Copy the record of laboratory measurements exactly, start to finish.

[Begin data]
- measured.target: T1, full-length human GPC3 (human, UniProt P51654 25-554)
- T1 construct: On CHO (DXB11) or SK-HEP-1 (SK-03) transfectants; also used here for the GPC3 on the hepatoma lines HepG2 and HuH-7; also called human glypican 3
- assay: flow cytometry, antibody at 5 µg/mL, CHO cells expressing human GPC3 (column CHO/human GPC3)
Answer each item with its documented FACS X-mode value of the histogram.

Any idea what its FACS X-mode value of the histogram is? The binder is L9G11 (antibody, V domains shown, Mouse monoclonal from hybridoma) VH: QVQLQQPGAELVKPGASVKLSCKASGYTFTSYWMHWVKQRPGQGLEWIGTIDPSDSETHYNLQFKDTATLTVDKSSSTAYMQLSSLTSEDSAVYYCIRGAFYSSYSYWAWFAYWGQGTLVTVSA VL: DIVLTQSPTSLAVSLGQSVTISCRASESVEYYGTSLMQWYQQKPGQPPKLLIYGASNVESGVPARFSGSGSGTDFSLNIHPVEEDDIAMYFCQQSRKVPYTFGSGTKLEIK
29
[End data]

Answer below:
- measured.target: T1, full-length human GPC3 (human, UniProt P51654 25-554)
- T1 construct: On CHO (DXB11) or SK-HEP-1 (SK-03) transfectants; also used here for the GPC3 on the hepatoma lines HepG2 and HuH-7; also called human glypican 3
- assay: flow cytometry, antibody at 5 µg/mL, CHO cells expressing human GPC3 (column CHO/human GPC3)
Answer each item with its documented FACS X-mode value of the histogram.

Any idea what its FACS X-mode value of the histogram is? The binder is L9G11 (antibody, V domains shown, Mouse monoclonal from hybridoma) VH: QVQLQQPGAELVKPGASVKLSCKASGYTFTSYWMHWVKQRPGQGLEWIGTIDPSDSETHYNLQFKDTATLTVDKSSSTAYMQLSSLTSEDSAVYYCIRGAFYSSYSYWAWFAYWGQGTLVTVSA VL: DIVLTQSPTSLAVSLGQSVTISCRASESVEYYGTSLMQWYQQKPGQPPKLLIYGASNVESGVPARFSGSGSGTDFSLNIHPVEEDDIAMYFCQQSRKVPYTFGSGTKLEIK
29